Ross’s father bought the farm in 1946 and he and his sister, Lee, took over in 1986, converting to organic production in 2001. Lee’s son, Callum, began to take over the dairy in 2017, which he now runs alongside a music-teaching business.
In order to streamline production they have reduced stock levels and have built a new 24-point parlour. The 180 cows are a mixture of Montbeliardes, Jerseys and some Holsteins. They increasingly use sexed semen, rearing heifers and selling any bull calves.
The bulk of their milk is sold through UK-wide co-op, OMSCO, but Ross also pasteurises a small amount, which is sold via vending machines in local shops. The milk is also supplied to a nearby hotel and restaurant. While the volume of local milk sales is small, it has helped connect the farm with the local community in a mutually beneficial way.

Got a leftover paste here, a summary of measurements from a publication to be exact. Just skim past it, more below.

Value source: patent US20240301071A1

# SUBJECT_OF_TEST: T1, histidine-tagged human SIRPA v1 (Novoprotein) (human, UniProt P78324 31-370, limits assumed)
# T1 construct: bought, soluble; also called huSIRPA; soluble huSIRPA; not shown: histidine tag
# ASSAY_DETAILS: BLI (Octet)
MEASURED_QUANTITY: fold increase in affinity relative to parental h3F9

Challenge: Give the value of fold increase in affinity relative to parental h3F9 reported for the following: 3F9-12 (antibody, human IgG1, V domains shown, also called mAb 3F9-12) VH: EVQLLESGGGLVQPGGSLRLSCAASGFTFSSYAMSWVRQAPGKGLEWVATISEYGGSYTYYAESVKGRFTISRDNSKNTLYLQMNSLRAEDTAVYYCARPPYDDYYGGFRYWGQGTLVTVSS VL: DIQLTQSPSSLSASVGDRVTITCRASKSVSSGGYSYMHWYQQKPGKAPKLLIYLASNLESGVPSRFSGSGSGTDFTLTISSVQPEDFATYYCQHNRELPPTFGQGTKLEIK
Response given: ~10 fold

The family have created a number of walks round the farm, building on a community project to create walks around the foreshore. Torr Farm is a supporter of the hutting movement, and has provided six plots on the shore on which members of the local community have built huts as part of the Thousand Huts campaign.